You may have already heard that Jon Favreau will be writing and producing a new Star Wars series for Disney's streaming service, which is expected to launch some time in 2019. There aren't a lot of details about the upcoming show, other than that it'll be a live-action series.
That being said, the news that Favreau will have quite a lot of creative control should excite Star Wars fans a lot. We can and should expect Favreau to bring the same kind of atmosphere we loved in the original Star Wars trilogy, or at least something similar. After all, many of Favreau's films possess the same kind of characters, humor and complexity that drew fans into the decades old space opera.
The best examples of his creative style are the films Made and Chef, both of which were written by, produced by and starred Favreau. Made may not be everyone's cup of tea, but it highlights Favreau's talent for balancing dialogue with visual storytelling, a facet of his style he was clearly able to refine in Chef. The dialogue was was one of the best things about Star Wars: A New Hope. We enjoyed watching the back and forth between Han and Leia, almost as much as we loved the lightsaber duels, and Favreau is capable of emulating that aspect of the film.
That doesn't mean we should expect more dialogue than action. Favreau knows when to use action sequences, but he's also clearly aware of their limits. We know he does because he directed and produced the MCU's Iron Man films, which did a fantastic job at developing Tony Stark as a character from reckless weapons manufacturer to complex hero, all the while entertaining us with high tech fights and flights without allowing it to overpower Stark's growth.
Favreau's directorial mastery even allowed him to breathe life and depth into the main characters of Cowboys and Aliens, which was, for the most part, senseless, expensive fun. That's no easy feat. There are plenty of films that focus on the boisterous, thinly entertaining action sequences and end up boring their audiences.
It's clear that Star Wars fans won't have to worry about the upcoming series sacrificing character depth to make room for a bunch of unnecessary shootouts or lightsaber duels. It also means that fans have plenty of reasons to be absolutely confident in Favreau's ability to manage high budget productions and complex stories, something Kathleen Kennedy, president of Lucasfilm, also sees in Favreau.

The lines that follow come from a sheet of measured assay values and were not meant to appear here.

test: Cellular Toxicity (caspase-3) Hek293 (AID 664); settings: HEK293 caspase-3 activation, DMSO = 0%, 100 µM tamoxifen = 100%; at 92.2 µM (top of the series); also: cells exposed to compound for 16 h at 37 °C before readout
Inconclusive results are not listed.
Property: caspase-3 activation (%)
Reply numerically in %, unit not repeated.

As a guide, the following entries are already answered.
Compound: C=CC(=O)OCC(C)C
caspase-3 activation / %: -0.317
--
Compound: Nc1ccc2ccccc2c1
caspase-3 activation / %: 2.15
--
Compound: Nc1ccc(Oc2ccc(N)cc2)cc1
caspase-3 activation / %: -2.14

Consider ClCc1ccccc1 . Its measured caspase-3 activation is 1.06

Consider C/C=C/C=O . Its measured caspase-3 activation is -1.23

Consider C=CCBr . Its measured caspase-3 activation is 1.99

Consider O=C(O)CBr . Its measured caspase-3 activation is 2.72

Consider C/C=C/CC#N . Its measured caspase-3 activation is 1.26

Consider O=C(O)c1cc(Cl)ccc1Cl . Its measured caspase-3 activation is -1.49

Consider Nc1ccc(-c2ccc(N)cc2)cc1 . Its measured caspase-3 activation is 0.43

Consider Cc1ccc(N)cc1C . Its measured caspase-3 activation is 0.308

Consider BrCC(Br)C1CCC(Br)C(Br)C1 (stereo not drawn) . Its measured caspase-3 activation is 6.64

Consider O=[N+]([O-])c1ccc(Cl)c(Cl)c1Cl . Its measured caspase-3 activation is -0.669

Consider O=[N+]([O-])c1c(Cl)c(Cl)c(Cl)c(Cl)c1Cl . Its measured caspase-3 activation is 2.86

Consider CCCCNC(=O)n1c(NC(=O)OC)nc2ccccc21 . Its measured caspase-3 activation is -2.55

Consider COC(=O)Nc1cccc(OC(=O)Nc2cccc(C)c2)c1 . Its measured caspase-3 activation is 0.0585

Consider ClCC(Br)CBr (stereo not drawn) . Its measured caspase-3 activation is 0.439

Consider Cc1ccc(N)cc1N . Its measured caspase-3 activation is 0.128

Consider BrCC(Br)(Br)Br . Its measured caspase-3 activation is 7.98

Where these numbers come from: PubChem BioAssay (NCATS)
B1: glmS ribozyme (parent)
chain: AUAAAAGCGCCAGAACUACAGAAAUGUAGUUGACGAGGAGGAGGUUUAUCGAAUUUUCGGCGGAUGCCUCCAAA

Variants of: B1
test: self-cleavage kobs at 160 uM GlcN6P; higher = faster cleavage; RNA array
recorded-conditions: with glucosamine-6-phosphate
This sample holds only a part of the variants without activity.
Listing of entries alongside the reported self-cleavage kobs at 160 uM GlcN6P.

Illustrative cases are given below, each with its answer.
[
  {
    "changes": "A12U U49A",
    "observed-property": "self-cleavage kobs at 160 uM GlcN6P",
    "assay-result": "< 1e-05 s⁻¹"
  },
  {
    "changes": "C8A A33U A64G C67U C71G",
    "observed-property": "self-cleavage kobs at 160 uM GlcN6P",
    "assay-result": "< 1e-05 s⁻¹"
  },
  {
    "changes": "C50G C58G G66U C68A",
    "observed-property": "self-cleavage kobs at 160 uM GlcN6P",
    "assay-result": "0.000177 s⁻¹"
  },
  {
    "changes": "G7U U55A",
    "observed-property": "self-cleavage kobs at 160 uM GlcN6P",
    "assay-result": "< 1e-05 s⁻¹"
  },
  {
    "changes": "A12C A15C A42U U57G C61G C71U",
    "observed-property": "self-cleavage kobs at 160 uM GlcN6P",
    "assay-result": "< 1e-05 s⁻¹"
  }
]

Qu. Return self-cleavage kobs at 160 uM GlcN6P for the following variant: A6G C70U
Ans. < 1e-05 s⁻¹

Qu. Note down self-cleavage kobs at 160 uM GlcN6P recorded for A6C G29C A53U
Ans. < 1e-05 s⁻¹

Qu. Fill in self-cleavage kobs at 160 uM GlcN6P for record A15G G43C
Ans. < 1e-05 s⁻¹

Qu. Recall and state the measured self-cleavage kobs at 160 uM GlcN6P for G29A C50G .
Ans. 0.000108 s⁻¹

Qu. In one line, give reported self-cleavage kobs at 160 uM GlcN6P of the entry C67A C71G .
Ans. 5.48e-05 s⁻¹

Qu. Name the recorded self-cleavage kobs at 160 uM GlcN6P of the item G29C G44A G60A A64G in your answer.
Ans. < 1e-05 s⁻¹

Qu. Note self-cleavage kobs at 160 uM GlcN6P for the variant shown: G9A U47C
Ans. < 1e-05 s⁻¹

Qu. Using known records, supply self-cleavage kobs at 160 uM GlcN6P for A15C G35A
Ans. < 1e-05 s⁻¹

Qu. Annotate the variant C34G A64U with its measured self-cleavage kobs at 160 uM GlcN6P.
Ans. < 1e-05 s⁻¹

His experience in front of and behind the camera isn't the only reason was Favreau was given this exciting opportunity. He has been a Star Wars fan for a long time. In fact, it led to his role as Pre Vizsla in the animated Star Wars: The Clone Wars when he met Dave Filoni while working with Industrial Light & Magic on Iron Man. Pre Vizsla only appeared in a few episodes but that wasn't the end of Favreau's voice work on a Star Wars story. You'll be hearing his voice in Solo: A Star Wars Story in which he'll play a CGI alien by the name of Rio Durant.
Having been both a fan as well one of the on-screen talents, Jon Favreau will understand what fans and producers want from a Star Wars series, after all, he's invested in both sides. He'll also understand how best to show the Star Wars world and character development so none of it ends up feeling like some sort of Star Wars fan fiction.
Kathleen Kennedy realizes just how valuable someone like Favreau is to Star Wars. In her statement regarding Favreau's role in the upcoming series, she said, "Jon brings the perfect mix of producing and writing talent, combined with a fluency in the Star Wars universe," which is clearly more than just the typical promotional praise.
It'll be a while before we hear anything more substantial about this Star Wars series but as we said before, the fact that Jon Favreau is involved is reason enough to be incredibly excited about it. Expect a true Star Wars story, one that captures the tone and charm of the original trilogy while introducing us to new and fun characters and stories.
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